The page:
A microanalysis of amateurism among Republican activities in Texas

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1979

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Abstract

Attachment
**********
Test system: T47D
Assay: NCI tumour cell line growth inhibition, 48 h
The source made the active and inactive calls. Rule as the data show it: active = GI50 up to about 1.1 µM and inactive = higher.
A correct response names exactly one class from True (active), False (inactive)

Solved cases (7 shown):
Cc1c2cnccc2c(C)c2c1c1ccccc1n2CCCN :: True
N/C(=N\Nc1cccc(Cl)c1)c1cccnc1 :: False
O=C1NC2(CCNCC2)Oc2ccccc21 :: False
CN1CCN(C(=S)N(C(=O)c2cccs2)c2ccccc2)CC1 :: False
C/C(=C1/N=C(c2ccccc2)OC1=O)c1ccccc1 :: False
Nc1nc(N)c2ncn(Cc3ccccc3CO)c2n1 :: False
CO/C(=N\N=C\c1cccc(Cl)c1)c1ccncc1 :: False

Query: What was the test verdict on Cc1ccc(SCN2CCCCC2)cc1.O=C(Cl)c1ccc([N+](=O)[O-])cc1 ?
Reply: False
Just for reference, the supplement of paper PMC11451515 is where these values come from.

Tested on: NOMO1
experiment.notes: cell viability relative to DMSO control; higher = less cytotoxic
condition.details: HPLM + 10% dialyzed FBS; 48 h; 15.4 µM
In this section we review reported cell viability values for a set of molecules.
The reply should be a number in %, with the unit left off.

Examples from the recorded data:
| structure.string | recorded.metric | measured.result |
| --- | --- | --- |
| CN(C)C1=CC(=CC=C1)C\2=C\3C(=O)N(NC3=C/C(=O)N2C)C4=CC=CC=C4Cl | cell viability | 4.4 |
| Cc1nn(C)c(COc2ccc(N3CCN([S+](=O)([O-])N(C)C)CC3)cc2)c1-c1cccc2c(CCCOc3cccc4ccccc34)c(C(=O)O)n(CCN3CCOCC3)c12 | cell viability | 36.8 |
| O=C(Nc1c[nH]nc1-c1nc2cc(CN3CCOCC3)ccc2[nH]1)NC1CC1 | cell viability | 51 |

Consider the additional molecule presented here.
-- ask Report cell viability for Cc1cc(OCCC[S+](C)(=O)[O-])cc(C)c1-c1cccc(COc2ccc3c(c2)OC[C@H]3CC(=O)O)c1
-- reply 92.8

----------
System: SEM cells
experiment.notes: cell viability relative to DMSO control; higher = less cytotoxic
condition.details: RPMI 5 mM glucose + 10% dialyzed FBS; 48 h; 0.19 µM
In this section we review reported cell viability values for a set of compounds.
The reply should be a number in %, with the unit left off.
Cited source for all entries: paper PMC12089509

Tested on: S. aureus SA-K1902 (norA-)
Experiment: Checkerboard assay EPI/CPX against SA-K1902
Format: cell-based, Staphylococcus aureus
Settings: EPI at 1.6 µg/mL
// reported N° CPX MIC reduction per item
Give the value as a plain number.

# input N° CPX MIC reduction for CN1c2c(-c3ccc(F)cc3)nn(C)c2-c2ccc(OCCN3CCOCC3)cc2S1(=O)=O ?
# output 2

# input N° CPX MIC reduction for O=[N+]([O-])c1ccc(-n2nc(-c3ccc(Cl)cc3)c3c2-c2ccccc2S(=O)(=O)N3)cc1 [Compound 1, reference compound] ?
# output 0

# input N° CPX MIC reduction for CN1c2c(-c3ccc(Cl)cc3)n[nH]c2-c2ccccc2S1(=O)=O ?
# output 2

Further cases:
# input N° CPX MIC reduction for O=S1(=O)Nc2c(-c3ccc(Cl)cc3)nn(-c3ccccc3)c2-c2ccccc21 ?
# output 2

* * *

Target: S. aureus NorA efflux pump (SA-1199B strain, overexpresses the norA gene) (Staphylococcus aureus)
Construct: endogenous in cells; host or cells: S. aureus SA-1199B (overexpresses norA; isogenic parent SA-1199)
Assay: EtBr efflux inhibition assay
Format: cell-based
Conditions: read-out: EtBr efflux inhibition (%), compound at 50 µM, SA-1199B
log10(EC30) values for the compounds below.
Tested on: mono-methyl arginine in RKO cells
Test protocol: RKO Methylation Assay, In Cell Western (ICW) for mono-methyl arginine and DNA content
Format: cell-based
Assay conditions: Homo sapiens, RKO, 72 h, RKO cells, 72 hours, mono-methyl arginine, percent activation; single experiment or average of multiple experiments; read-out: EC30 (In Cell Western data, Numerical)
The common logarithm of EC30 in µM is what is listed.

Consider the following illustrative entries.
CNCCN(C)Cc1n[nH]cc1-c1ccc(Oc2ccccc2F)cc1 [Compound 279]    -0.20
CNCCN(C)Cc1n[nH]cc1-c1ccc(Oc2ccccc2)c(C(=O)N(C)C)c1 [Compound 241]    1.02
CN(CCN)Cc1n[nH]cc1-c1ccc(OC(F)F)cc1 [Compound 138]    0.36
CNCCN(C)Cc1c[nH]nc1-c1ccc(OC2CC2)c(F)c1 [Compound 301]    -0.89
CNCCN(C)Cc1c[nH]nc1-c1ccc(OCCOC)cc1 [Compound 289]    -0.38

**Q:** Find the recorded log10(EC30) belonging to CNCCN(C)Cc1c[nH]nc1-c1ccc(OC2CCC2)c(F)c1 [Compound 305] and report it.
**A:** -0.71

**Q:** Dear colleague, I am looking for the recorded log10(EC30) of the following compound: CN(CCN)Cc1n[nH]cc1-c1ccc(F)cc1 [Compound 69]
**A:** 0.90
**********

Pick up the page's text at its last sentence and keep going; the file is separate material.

Wilson's model of the "amateur politician" was utilized to examine the attitudes and behavior of Republican activists in Texas. The responses of 283 Republican State Convention delegates sampled through a 125 item written questionnaire were analyzed to test fifteen substantive hypotheses asserting relationships between amateurism and its correlates: (1) socioeconomic factors, (2) socialization factors, (3) ideological and issue disposition, (4) party recruitment and incentive structures, and (5) party involvement. Only three substantive hypotheses were supported at the .05 significance level: a hypothesis relating amateurism with self-characterized ideological disposition; a hypothesis relating amateurism with longevity of party activism; and a hypothesis relating amateurism with desire to enter politics full time. The representativeness of the sample relative to the geographic distribution of delegates in the population was measured to be r = 0.98. The reliability and validity of the research instrument were verified as statistically significant at the p<.05 significance level. The results of the research support the broad conclusion that the amateur model appears inoperative among Texas Republican activists.

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